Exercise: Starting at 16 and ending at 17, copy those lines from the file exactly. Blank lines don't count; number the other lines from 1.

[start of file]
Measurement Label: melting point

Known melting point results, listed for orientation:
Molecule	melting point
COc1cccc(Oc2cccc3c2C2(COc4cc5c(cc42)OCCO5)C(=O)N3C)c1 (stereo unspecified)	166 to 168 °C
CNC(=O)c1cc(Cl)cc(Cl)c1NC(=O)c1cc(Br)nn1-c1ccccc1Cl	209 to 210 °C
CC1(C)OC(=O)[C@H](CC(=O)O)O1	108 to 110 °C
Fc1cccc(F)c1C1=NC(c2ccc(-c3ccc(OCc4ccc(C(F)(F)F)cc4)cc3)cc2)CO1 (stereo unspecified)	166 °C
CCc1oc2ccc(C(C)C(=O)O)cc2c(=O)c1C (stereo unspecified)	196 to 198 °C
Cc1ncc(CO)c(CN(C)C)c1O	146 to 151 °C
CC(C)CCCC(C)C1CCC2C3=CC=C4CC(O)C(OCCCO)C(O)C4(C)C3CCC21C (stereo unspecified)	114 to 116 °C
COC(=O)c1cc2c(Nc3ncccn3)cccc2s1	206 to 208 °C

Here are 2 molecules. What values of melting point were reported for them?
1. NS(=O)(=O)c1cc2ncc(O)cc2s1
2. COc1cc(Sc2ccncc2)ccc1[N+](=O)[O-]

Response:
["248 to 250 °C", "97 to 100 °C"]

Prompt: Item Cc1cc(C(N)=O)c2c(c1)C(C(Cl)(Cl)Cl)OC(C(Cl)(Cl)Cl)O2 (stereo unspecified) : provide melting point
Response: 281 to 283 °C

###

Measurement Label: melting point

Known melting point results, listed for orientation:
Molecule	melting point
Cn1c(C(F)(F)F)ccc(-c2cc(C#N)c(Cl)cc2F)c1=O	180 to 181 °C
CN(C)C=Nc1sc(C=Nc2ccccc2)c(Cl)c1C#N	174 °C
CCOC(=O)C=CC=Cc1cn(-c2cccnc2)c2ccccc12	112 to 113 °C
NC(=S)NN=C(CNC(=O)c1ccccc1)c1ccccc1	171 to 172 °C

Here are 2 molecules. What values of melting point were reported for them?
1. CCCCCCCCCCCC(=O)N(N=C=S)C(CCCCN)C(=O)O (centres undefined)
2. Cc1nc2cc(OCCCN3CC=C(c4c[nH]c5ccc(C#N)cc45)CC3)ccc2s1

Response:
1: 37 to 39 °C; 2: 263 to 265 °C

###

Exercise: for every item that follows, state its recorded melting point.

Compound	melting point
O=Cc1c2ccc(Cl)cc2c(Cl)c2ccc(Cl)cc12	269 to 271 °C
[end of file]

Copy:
["248 to 250 °C", "97 to 100 °C"]

Prompt: Item Cc1cc(C(N)=O)c2c(c1)C(C(Cl)(Cl)Cl)OC(C(Cl)(Cl)Cl)O2 (stereo unspecified) : provide melting point